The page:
So it looks like Baltimore, County Cork, Ireland is a drinking town too. As soon as I arrived the first words I saw were ‘Wine Bar’ and ‘Guinness’. I guess I shouldn’t be surprised; after all, this is Ireland, land of the pub, where getting a little over-served is not a taboo, but rather par for the course. Irish Baltimore is down on the south west coast of the Emerald Isle and like our Baltimore centers around a harbor full of sailing boats. A village about the size of Fells Point, the main industry here is fishing (Fresh seafood!) and more recently tourism as people come for sailing trips and pretty seaside scenery.
So how did I end up 3,250 miles away in our Irish counterpart? Well no great reason really, while on a bit of an unplanned, circumstantial holiday to Ireland my foodie-instinct directed me down to Kinsale, often said to be known as the ‘Foodie capital of Ireland’. Whilst querying the Lonely Planet for where to find the best lunch, low and behold on the map there was a Baltimore just 40 miles up the coast. It had to be done.
But while I mention Kinsale its worth digressing a little. Kinsale, similar to Baltimore is a little fishing village/town nestled in a harbor on the south coast of County Cork. It’s a super pretty place which lots of twee houses, all different colors. And of course an ample supply of pubs and restaurants everywhere you look. I only wish I’d had more time (and the appetite of a cow) so I could tell you about more of the places that looked and smelled so appetizing! On the advice of Lonely Planet I chose to have lunch at the Fishy Fishy Café and I did have a very good lunch indeed. If you’re heading to Ireland sometime soon and you have a vacation planning ethos similar to mine (all schedules revolve around mealtimes), put this one on your list. I had a scrumptious warm salad of chilli seafood, which was loaded with fresh fish and shellfish in a light, but tasty sweet chilli sauce. It was one of those dishes you want to last all afternoon. Also at Fishy Fishy I first discovered what appears to be an Irish trend of going all out on the bread: Irish soda bread, fresh baguette served with butter AND fresh hummus in an oyster shell. This was almost a dish in itself, fresh and tasty bread. I’m ashamed to tell you I ate the entire plateful by myself, but Irish soda bread is so mourish… Yes I did come back from Ireland 8lbs heavier; I am now paying the price for my indulgence back in the gym.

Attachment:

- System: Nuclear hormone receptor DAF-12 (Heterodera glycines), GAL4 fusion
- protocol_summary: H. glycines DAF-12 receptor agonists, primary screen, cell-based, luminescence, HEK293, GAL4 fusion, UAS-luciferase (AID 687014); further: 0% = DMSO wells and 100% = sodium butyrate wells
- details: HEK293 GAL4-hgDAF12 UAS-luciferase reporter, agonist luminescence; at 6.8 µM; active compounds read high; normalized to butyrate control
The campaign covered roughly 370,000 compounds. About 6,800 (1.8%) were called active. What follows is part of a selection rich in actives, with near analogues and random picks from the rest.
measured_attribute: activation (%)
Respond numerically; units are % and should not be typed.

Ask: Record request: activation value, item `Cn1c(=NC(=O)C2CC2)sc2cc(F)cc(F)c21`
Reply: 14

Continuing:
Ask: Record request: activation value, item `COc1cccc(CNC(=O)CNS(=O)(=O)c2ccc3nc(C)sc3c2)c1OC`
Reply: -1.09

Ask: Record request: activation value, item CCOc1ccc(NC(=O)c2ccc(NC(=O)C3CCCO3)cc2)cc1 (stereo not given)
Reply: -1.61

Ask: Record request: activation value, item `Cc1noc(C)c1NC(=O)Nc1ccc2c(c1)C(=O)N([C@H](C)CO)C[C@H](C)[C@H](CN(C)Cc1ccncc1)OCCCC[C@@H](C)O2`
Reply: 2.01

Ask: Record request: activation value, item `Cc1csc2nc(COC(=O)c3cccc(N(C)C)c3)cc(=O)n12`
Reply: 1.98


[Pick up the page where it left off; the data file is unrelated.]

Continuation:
To do my duty to the wine side of the blog whilst in Guinness country, I visited the International Museum of Wine in Kinsale. The museum is located in Desmond castle, which is an attraction in its own right, having been used to house various prisoners over the centuries. It might occur to you that a wine museum in Ireland is a bit strange since Ireland doesn’t really make wine (it rains, a lot). But as I said the Irish like to drink and wine is no exception. Since they weren’t able to make much of the stuff, they did a lot of importing (and smuggling of course) so Kinsale became quite a central point of the wine trade. The museum focuses on the story of the generation of Irish migrants, known as the ‘Winegeese’ who left Ireland in the 17th and 18th centuries to become viticulturists in some of the most prominent wine growing regions in the world. And today you can see some of those Irish names have transcended the generations in places such as Bordeaux (Chateau Dillon, Chateau MacCarthy) as well as into the ‘New World’ (for example Cronin and Concannon vineyards in California). Pretty fascinating.